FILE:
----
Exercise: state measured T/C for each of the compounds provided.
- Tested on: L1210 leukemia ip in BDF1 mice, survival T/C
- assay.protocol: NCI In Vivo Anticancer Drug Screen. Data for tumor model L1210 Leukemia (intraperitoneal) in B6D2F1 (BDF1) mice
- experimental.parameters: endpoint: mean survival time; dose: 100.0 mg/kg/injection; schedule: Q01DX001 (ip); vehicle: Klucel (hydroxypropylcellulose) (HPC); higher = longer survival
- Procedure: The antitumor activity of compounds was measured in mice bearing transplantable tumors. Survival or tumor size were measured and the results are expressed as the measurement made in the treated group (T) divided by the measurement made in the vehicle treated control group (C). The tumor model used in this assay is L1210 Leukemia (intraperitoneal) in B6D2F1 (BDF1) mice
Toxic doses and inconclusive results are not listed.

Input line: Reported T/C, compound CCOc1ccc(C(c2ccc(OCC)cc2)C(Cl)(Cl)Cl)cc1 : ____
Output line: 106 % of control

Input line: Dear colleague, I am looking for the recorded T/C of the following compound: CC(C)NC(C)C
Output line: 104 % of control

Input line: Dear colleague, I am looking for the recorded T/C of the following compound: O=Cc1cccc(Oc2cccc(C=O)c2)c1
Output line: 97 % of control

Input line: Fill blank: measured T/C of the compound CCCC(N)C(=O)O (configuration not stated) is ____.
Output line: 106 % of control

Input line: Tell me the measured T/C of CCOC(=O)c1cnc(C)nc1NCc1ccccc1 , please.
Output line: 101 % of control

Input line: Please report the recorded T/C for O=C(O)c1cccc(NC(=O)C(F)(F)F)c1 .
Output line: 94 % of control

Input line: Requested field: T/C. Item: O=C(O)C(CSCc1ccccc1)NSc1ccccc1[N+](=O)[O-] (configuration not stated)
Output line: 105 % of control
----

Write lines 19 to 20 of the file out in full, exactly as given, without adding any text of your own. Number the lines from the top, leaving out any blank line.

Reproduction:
Input line: Requested field: T/C. Item: O=C(O)C(CSCc1ccccc1)NSc1ccccc1[N+](=O)[O-] (configuration not stated)
Output line: 105 % of control